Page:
In some situations, facts in the police report may be admissible under Arizona Rules of Evidence Rule 803(8), the public records exception to the hearsay rule. Reports made by government agents, such as police reports, are included in this exception. The full list of Arizona hearsay exceptions provides additional opportunities for evidence to be admitted.

      A police report may, however, be used in your Phoenix car accident settlement negotiations. If the police report indicates fault, it may be used as a settlement tool. The attorneys on the Lamber Goodnow team or their partner firms will corroborate and use information from the police report, as well as medical records, evidence of lost wages, explanations of loss of enjoyment and other important documents to draft a demand letter. The letter, directed to the defendant’s insurance company, summarizes the facts of the case, describes the injury(s), provides evidence of loss and demands compensation for injuries.

      Medical Records

      Medical records are a crucial form of evidence because they can help establish the extent of a person’s injuries, and the amount of compensation they should demand. If you have been injured in the accident, make sure you receive medical treatment for your injuries as soon as possible. Seeing a medical professional is important to begin immediate treatment, as well as to document your injuries from an accident. Medical treatment and therapy may last much longer than you anticipate, so make sure that you preserve all medical records.  Documents to preserve include:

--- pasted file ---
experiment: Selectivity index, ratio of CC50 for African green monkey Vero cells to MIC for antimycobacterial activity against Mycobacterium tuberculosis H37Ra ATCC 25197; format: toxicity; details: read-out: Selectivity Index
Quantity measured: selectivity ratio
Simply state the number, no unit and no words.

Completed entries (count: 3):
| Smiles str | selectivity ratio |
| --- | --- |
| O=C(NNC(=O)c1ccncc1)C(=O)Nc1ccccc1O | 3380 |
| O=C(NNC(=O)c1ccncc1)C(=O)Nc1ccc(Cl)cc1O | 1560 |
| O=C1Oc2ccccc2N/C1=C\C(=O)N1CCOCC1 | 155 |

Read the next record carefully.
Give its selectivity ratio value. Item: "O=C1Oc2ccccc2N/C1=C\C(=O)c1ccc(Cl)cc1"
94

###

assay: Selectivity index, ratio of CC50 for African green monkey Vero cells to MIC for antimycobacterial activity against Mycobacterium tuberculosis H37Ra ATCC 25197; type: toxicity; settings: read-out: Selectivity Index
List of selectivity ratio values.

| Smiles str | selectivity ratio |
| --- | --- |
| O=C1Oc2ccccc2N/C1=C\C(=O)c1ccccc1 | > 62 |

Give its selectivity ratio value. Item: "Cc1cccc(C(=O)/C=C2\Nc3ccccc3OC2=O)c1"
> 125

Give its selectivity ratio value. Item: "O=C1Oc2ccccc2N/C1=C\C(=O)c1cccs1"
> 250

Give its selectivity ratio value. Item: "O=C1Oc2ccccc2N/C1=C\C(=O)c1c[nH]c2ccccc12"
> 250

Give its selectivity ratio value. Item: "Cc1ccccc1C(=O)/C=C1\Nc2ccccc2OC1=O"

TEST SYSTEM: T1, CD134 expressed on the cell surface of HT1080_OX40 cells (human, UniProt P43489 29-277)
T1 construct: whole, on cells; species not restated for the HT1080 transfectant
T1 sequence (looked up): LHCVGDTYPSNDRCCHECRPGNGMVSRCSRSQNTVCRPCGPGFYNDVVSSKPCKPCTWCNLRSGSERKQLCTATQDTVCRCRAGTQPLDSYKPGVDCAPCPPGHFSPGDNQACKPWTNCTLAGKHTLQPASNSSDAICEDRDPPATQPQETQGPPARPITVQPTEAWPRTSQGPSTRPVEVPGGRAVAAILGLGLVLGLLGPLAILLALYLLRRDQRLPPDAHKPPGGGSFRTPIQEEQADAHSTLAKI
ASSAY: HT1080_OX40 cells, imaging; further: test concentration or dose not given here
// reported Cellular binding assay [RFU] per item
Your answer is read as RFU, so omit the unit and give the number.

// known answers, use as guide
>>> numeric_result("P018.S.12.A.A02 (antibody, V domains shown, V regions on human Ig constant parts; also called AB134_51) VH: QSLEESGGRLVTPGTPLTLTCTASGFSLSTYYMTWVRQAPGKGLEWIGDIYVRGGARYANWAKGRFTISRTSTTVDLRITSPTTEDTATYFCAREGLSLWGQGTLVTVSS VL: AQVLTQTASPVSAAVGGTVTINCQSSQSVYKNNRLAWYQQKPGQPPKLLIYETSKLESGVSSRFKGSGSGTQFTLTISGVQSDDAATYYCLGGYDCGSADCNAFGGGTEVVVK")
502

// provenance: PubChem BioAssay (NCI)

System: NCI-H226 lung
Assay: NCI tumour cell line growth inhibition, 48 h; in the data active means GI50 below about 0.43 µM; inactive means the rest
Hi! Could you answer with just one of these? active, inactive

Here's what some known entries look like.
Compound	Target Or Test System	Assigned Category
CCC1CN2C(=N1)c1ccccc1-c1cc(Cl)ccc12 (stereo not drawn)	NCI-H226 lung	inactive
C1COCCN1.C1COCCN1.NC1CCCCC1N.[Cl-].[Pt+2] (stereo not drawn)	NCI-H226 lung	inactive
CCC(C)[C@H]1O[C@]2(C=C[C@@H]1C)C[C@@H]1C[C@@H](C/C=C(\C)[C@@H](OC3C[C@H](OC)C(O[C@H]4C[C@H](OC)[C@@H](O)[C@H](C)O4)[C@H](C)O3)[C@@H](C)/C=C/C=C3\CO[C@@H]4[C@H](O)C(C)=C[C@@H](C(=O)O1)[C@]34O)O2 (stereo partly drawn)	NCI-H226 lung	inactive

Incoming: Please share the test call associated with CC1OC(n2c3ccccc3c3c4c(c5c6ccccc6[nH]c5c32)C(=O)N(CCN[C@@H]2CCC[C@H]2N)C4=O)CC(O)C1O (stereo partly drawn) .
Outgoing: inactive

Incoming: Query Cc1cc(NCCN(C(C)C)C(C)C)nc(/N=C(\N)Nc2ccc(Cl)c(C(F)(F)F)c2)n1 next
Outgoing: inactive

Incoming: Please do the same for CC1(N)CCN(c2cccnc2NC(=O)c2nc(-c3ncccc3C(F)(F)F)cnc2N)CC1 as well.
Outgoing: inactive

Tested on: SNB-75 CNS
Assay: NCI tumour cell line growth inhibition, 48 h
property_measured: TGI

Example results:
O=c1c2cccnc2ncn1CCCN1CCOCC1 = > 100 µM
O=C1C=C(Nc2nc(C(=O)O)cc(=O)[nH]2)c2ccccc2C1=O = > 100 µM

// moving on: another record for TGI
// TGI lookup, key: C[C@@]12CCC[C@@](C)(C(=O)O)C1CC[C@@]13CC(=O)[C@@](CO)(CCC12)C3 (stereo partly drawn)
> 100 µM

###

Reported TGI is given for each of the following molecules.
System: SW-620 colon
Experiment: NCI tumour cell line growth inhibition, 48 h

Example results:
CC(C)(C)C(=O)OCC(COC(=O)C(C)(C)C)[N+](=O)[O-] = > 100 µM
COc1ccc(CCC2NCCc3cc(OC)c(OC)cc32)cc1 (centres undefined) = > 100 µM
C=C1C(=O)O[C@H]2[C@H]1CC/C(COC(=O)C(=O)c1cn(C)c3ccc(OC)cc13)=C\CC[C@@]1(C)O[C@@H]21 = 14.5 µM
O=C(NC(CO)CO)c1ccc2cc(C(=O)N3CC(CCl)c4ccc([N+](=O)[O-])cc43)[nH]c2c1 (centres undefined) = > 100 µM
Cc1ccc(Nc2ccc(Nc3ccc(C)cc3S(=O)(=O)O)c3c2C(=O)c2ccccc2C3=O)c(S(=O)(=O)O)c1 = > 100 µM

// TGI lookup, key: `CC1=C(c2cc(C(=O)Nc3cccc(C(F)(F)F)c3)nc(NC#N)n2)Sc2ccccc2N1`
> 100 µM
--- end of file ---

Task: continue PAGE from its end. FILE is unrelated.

• Emergency room admitting charts
      • Paramedic reports
      • Doctors’ and Nurses’ notes (this includes therapists)
      • Test and exam results
      • Your physician’s diagnosis and prognosis

      Arizona’s Hearsay Exceptions 803(6), Records of a Regularly Conducted Activity and 803(4), Statement Made for Medical Diagnosis or Treatment are both hearsay exceptions that create the admissibility of Medical Records in court.

      The Most Dangerous Intersections In Phoenix

      car accident intersections phoenix
      Dealing With the Insurance Company In the aftermath of a car crash in Phoenix, Arizona, dealing with insurance companies can be a daunting task, particularly while also nursing injuries from the incident. Arizona is a fault-based state for car accidents, meaning the...

      Understanding Arizona’s Car Accident Laws

      Arizona has specific rules and regulations when it comes to car accidents. These include timelines for filing a claim, determining fault, and understanding what compensation you might be entitled to.  Familiarize yourself with these laws to ensure your rights are...


      Frequently Asked Questions about Car Accidents in Phoenix